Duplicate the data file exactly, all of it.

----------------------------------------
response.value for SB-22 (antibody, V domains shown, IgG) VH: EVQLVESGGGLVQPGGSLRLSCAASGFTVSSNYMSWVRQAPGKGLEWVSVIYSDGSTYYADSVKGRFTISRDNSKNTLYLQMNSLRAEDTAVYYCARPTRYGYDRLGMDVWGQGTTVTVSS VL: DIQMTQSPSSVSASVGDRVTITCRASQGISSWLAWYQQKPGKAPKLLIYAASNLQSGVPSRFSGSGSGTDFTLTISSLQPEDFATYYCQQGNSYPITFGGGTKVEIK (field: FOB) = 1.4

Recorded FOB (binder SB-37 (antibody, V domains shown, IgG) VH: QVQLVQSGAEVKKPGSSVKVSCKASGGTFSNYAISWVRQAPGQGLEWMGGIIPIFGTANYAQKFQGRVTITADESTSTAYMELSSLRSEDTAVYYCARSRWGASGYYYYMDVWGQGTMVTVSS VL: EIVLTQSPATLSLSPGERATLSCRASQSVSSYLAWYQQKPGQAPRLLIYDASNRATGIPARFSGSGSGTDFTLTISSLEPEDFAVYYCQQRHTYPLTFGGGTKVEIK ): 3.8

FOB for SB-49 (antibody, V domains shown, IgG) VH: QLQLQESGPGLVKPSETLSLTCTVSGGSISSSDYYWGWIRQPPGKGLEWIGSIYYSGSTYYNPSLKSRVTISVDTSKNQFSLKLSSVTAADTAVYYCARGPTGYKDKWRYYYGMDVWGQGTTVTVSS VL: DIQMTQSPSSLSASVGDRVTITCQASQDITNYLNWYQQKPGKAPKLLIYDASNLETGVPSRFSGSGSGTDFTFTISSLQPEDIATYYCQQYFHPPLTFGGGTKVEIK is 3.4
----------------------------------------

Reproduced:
response.value for SB-22 (antibody, V domains shown, IgG) VH: EVQLVESGGGLVQPGGSLRLSCAASGFTVSSNYMSWVRQAPGKGLEWVSVIYSDGSTYYADSVKGRFTISRDNSKNTLYLQMNSLRAEDTAVYYCARPTRYGYDRLGMDVWGQGTTVTVSS VL: DIQMTQSPSSVSASVGDRVTITCRASQGISSWLAWYQQKPGKAPKLLIYAASNLQSGVPSRFSGSGSGTDFTLTISSLQPEDFATYYCQQGNSYPITFGGGTKVEIK (field: FOB) = 1.4

Recorded FOB (binder SB-37 (antibody, V domains shown, IgG) VH: QVQLVQSGAEVKKPGSSVKVSCKASGGTFSNYAISWVRQAPGQGLEWMGGIIPIFGTANYAQKFQGRVTITADESTSTAYMELSSLRSEDTAVYYCARSRWGASGYYYYMDVWGQGTMVTVSS VL: EIVLTQSPATLSLSPGERATLSCRASQSVSSYLAWYQQKPGQAPRLLIYDASNRATGIPARFSGSGSGTDFTLTISSLEPEDFAVYYCQQRHTYPLTFGGGTKVEIK ): 3.8

FOB for SB-49 (antibody, V domains shown, IgG) VH: QLQLQESGPGLVKPSETLSLTCTVSGGSISSSDYYWGWIRQPPGKGLEWIGSIYYSGSTYYNPSLKSRVTISVDTSKNQFSLKLSSVTAADTAVYYCARGPTGYKDKWRYYYGMDVWGQGTTVTVSS VL: DIQMTQSPSSLSASVGDRVTITCQASQDITNYLNWYQQKPGKAPKLLIYDASNLETGVPSRFSGSGSGTDFTFTISSLQPEDIATYYCQQYFHPPLTFGGGTKVEIK is 3.4